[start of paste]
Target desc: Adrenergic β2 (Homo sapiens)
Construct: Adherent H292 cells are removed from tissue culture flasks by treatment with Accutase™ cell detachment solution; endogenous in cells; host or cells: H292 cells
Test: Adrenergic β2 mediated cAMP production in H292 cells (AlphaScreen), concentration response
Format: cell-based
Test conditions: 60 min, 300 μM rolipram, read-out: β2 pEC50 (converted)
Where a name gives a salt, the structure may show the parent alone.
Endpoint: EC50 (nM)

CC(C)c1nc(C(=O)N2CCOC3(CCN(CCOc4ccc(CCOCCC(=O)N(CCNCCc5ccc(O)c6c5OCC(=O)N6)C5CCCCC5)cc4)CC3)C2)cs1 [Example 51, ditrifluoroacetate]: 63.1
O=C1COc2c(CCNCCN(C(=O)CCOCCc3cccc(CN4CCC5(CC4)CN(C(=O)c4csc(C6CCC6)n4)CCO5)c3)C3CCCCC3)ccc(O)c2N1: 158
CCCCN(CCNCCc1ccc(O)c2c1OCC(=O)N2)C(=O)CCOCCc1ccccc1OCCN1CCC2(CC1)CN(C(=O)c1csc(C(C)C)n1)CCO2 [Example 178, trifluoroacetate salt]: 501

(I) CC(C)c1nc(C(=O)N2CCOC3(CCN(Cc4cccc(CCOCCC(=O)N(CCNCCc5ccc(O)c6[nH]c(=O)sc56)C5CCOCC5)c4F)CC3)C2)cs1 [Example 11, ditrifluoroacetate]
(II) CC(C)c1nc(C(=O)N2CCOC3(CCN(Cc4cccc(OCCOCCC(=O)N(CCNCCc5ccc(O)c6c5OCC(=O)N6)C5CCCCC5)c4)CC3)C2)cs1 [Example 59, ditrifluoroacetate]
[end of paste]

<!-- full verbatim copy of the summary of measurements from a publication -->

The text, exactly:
Target desc: Adrenergic β2 (Homo sapiens)
Construct: Adherent H292 cells are removed from tissue culture flasks by treatment with Accutase™ cell detachment solution; endogenous in cells; host or cells: H292 cells
Test: Adrenergic β2 mediated cAMP production in H292 cells (AlphaScreen), concentration response
Format: cell-based
Test conditions: 60 min, 300 μM rolipram, read-out: β2 pEC50 (converted)
Where a name gives a salt, the structure may show the parent alone.
Endpoint: EC50 (nM)

CC(C)c1nc(C(=O)N2CCOC3(CCN(CCOc4ccc(CCOCCC(=O)N(CCNCCc5ccc(O)c6c5OCC(=O)N6)C5CCCCC5)cc4)CC3)C2)cs1 [Example 51, ditrifluoroacetate]: 63.1
O=C1COc2c(CCNCCN(C(=O)CCOCCc3cccc(CN4CCC5(CC4)CN(C(=O)c4csc(C6CCC6)n4)CCO5)c3)C3CCCCC3)ccc(O)c2N1: 158
CCCCN(CCNCCc1ccc(O)c2c1OCC(=O)N2)C(=O)CCOCCc1ccccc1OCCN1CCC2(CC1)CN(C(=O)c1csc(C(C)C)n1)CCO2 [Example 178, trifluoroacetate salt]: 501

(I) CC(C)c1nc(C(=O)N2CCOC3(CCN(Cc4cccc(CCOCCC(=O)N(CCNCCc5ccc(O)c6[nH]c(=O)sc56)C5CCOCC5)c4F)CC3)C2)cs1 [Example 11, ditrifluoroacetate]
(II) CC(C)c1nc(C(=O)N2CCOC3(CCN(Cc4cccc(OCCOCCC(=O)N(CCNCCc5ccc(O)c6c5OCC(=O)N6)C5CCCCC5)c4)CC3)C2)cs1 [Example 59, ditrifluoroacetate]